Businesses operating in the US can expect tax breaks on investment, as part of a $150bn package of measures to stimulate the economy. President George Bush insisted yesterday that corporate America be included in the new economic rescue plan under discussion in Washington, which is aimed at preventing a recession and a sharp rise in unemployment.
A raft of measures to cut corporate tax bills could include allowing accelerated depreciation of investment, the president said. "Giving them an incentive to invest now will encourage business owners to expand their operations, create new jobs and inject new energy into our economy in the process," he said.
In order to have a meaningful effect on the most powerful economy in the world, the stimulus package should be worth about 1 per cent of US GDP – that is, between $140bn and $150bn – Mr Bush said. Most of the money is expected to be targeted at consumers, via tax rebates. Individuals could receive cheques for $800 each as early as the summer, according to one behind-the-scenes plan. "This growth package must be temporary and take effect right away so we can get help to our economy when it needs it most," Mr Bush said.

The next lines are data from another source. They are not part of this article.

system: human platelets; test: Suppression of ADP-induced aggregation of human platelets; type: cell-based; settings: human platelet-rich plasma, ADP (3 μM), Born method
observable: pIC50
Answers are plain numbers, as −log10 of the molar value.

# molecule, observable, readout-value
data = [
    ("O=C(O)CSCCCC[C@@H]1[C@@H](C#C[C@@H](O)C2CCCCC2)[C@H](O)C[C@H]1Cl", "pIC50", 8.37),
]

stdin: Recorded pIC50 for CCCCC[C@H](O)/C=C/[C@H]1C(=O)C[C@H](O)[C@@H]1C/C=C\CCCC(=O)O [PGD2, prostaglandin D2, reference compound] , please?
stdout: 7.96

Weaker-than-expected consumer spending and rising unemployment have stirred fears that the US could dip into recession this year. Falling house prices and rising foreclosures have begun to bleed into the rest of the economy.
A cross-party consensus has quickly emerged in favour of a fiscal stimulus to keep the economy out of recession, but Mr Bush's remarks yesterday put a bigger figure on its likely size than has been suggested before.
Kevin Logan, senior US economist at Dresdner Kleinwort, said politicians were engaged in a "bidding war" on the subject. "No one screamed at $70bn, no one was screaming at $100bn, so it keeps going higher," he said.Reuse content